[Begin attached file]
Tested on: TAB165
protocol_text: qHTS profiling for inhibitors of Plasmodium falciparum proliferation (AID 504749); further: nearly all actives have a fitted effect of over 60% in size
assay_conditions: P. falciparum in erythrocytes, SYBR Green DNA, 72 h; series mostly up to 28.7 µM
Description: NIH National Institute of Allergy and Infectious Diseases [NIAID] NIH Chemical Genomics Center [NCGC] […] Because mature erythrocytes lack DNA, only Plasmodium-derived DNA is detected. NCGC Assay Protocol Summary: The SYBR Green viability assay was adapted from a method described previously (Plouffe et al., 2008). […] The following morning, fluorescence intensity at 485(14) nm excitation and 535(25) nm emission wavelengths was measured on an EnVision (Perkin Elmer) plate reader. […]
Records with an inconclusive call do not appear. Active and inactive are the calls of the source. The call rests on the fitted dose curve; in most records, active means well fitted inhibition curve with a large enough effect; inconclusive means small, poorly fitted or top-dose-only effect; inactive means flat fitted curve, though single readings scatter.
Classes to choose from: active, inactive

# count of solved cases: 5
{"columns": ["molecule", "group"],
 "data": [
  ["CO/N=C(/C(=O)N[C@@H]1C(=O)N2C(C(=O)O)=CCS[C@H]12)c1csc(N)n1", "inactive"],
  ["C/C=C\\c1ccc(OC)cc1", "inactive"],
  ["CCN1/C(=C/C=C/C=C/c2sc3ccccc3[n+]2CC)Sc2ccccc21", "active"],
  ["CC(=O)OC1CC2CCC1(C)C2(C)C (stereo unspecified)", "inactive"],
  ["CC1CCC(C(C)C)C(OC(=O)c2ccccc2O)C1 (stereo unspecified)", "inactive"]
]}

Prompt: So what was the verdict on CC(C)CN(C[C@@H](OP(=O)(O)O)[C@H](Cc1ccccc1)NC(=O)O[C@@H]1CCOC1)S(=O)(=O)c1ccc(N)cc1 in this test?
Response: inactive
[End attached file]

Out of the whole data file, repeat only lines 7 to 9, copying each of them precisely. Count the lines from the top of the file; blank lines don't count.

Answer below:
# count of solved cases: 5
{"columns": ["molecule", "group"],
 "data": [